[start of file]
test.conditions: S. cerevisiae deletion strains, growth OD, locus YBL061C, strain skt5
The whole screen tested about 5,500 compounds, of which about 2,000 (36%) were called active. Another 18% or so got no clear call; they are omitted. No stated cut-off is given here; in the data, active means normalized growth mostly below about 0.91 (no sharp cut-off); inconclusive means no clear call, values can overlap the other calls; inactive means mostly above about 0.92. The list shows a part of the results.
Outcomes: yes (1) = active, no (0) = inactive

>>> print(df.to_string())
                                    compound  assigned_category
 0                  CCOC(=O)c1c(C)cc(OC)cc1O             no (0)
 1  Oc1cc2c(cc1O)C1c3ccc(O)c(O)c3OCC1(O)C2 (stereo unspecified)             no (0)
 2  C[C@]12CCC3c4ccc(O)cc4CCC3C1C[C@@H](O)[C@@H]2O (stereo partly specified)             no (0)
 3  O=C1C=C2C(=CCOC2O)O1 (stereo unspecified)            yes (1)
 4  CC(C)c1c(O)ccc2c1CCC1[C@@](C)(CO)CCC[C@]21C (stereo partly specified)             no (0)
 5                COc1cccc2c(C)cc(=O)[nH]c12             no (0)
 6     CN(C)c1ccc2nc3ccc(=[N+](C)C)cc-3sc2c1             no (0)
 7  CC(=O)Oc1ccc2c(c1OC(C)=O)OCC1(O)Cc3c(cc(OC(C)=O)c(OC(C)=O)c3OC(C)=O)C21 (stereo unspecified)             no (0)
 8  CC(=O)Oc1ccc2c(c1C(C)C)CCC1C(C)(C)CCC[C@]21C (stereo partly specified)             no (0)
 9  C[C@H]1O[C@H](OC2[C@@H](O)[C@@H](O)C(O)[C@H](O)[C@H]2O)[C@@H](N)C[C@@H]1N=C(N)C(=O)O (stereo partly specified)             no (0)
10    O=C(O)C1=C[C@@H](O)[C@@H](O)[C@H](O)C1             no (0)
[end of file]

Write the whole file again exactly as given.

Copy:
test.conditions: S. cerevisiae deletion strains, growth OD, locus YBL061C, strain skt5
The whole screen tested about 5,500 compounds, of which about 2,000 (36%) were called active. Another 18% or so got no clear call; they are omitted. No stated cut-off is given here; in the data, active means normalized growth mostly below about 0.91 (no sharp cut-off); inconclusive means no clear call, values can overlap the other calls; inactive means mostly above about 0.92. The list shows a part of the results.
Outcomes: yes (1) = active, no (0) = inactive

>>> print(df.to_string())
                                    compound  assigned_category
 0                  CCOC(=O)c1c(C)cc(OC)cc1O             no (0)
 1  Oc1cc2c(cc1O)C1c3ccc(O)c(O)c3OCC1(O)C2 (stereo unspecified)             no (0)
 2  C[C@]12CCC3c4ccc(O)cc4CCC3C1C[C@@H](O)[C@@H]2O (stereo partly specified)             no (0)
 3  O=C1C=C2C(=CCOC2O)O1 (stereo unspecified)            yes (1)
 4  CC(C)c1c(O)ccc2c1CCC1[C@@](C)(CO)CCC[C@]21C (stereo partly specified)             no (0)
 5                COc1cccc2c(C)cc(=O)[nH]c12             no (0)
 6     CN(C)c1ccc2nc3ccc(=[N+](C)C)cc-3sc2c1             no (0)
 7  CC(=O)Oc1ccc2c(c1OC(C)=O)OCC1(O)Cc3c(cc(OC(C)=O)c(OC(C)=O)c3OC(C)=O)C21 (stereo unspecified)             no (0)
 8  CC(=O)Oc1ccc2c(c1C(C)C)CCC1C(C)(C)CCC[C@]21C (stereo partly specified)             no (0)
 9  C[C@H]1O[C@H](OC2[C@@H](O)[C@@H](O)C(O)[C@H](O)[C@H]2O)[C@@H](N)C[C@@H]1N=C(N)C(=O)O (stereo partly specified)             no (0)
10    O=C(O)C1=C[C@@H](O)[C@@H](O)[C@H](O)C1             no (0)